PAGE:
HARRIS: Charter performance is strong, but accountability is critical

May 5, 2012

David HarrisQUESTION: How do you grade the results of charter schools operating in Indiana?

Indiana’s charter schools should receive high marks for their strong performance. But they have potential to accomplish even more if the state’s charter school authorizers close the handful of schools that are failing to meet high performance standards.

Charter schools can achieve extraordinary results because they allow talented school leadership teams to make important decisions about how their schools run. Charter schools in Indianapolis and across the state provide evidence of the charter model’s effectiveness.

Data shows that in Indianapolis and Indiana, nearly all charter schools produce results that are as good or better than traditional district schools. On average last year, 58 percent of students at Indianapolis’ mayor-sponsored charter schools passed both English and math portions of state standardized tests, compared with 45 percent of Indianapolis Public Schools students. In addition, the average pass rate across mayor-sponsored charter schools increased more than five percentage points from 2010 to 2011, while it dropped across IPS and Marion County.

A 2011 statewide study by Stanford University’s Center for Research on Education Outcomes showed 98 percent of charter schools grew students’ scores on state reading tests as much or more than traditional public schools, and 100 percent showed the same or stronger growth on state math tests.

But there are exceptions to these great results.

Three of the four Indiana schools run by Imagine Schools—two of which are in Indianapolis—perform among the worst in the state. At two of those schools, only about a third of students pass both the math and English portions of state tests, while only 23 percent of students pass at the other. Similarly, at The Project School in Indianapolis, only 29 percent of students pass both math and English sections of state tests, and they show disappointing growth in test-pass rates.

The autonomy charter schools receive comes with the condition that they meet high standards or face closure. Authorizers of these failing schools should take quick action to close them.

I understand why authorizers don’t close more schools. It’s hard. I was Mayor Bart Peterson’s charter schools director when he courageously closed a school. I lost 10 pounds during the process. Ballard has also boldly stepped up to close schools, and his newly appointed deputy mayor of education, Jason Kloth, highlighted the importance of charter school accountability at his first press conference.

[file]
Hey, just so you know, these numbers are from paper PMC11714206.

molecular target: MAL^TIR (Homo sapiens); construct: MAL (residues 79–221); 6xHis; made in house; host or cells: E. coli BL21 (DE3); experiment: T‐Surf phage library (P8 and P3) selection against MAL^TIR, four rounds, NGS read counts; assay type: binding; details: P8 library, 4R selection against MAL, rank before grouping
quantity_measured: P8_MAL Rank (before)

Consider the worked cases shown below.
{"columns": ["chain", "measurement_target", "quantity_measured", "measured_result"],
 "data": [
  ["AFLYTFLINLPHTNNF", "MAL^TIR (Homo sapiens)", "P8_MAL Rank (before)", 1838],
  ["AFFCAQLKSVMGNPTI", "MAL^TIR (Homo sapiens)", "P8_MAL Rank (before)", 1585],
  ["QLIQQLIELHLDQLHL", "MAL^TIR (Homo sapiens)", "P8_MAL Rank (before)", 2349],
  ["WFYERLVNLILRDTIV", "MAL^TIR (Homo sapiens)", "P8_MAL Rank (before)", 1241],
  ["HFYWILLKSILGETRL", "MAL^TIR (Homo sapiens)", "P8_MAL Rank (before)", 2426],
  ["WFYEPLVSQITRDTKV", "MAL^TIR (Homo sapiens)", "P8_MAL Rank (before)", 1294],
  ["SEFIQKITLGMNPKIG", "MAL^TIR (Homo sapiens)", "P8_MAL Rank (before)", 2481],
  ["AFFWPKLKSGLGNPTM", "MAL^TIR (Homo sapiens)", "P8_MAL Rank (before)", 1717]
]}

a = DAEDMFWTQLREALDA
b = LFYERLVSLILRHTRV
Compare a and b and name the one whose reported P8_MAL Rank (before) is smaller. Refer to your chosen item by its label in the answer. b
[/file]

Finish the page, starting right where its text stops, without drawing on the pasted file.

It is not surprising that Indianapolis’ mayors have been more vigilant about closing schools than other authorizers. Because mayors are directly accountable to the communities served by their schools, they are not going to let bad schools continue to operate. But there is a need for greater vigilance on the part of all the state’s authorizers.

That’s also a need across the nation. U.S. Secretary of Education Arne Duncan has highlighted this, saying in 2009, “The charter movement is putting itself at risk by allowing too many second–rate and third-rate schools to exist. … Charter authorizers need to do a better job of holding schools accountable.”

When authorizers are vigilant, charters produce remarkable outcomes. New Orleans, which is a predominantly charter district, has made a concerted effort to close failing schools and has made extraordinary improvements to its school system since Hurricane Katrina. The achievement gap between New Orleans and Louisiana students has decreased by more than half since 2005, and the percentage of students meeting state standards in New Orleans has doubled in the past four years.

Indiana’s charter schools also have potential to produce those dramatic outcomes, and they are on the right track with their performance. But charters’ best results will be possible only if authorizers keep their end of the bargain and close underperforming schools.•

• Harris is CEO of The Mind Trust, a not-for-profit supporting entrepreneurial education initiatives. Send comments on this column to ibjedit@ibj.com.


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